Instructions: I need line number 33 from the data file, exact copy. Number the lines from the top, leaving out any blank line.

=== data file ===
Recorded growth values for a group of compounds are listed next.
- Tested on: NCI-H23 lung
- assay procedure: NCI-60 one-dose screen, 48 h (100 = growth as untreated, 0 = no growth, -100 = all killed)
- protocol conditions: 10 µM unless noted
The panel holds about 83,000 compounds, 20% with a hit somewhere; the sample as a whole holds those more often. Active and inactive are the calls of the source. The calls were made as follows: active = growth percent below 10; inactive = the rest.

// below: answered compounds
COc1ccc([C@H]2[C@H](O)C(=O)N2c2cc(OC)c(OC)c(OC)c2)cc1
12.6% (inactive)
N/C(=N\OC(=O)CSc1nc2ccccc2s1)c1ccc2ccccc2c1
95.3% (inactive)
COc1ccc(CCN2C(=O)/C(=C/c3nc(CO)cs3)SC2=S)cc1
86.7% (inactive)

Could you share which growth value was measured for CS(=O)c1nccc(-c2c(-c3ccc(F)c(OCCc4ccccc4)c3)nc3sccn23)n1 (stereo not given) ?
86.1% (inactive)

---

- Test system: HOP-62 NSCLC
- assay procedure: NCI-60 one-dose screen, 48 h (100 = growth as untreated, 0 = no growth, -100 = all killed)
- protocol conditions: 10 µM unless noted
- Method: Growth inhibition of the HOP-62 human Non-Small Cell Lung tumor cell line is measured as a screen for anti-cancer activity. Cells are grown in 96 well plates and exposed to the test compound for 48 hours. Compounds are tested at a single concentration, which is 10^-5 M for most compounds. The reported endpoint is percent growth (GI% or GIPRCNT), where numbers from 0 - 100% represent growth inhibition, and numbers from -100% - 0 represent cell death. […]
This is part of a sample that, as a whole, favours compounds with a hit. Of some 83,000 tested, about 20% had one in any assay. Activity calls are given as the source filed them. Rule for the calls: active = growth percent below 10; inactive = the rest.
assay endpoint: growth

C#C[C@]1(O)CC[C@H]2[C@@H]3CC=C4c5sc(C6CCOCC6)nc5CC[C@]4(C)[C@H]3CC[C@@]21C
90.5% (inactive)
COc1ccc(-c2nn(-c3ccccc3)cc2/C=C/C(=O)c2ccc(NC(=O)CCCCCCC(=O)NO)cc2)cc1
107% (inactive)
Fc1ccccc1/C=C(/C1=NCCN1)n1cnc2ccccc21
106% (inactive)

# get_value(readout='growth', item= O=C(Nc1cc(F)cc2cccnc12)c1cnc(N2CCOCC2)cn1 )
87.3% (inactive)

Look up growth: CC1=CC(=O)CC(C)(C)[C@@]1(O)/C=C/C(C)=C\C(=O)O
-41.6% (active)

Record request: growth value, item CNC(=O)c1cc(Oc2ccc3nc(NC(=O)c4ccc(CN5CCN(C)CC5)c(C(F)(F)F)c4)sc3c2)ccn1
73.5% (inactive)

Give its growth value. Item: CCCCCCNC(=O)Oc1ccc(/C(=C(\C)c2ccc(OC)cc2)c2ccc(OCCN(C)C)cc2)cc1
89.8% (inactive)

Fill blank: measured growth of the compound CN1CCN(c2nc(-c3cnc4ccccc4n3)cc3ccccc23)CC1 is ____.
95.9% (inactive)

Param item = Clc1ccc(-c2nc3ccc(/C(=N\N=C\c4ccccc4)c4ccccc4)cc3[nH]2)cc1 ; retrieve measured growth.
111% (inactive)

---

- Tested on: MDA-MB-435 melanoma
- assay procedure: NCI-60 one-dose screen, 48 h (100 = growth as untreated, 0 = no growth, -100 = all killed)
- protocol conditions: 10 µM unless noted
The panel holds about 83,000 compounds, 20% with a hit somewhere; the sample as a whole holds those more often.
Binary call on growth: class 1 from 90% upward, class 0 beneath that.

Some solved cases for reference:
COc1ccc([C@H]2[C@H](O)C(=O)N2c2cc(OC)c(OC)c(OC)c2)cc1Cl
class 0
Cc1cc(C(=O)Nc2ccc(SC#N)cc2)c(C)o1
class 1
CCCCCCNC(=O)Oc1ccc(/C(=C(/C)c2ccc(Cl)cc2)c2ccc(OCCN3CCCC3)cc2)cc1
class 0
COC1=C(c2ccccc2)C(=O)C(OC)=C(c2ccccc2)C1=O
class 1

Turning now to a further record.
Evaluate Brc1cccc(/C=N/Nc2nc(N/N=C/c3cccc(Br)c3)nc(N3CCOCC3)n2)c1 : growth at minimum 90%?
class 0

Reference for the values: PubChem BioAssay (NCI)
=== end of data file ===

73.5% (inactive)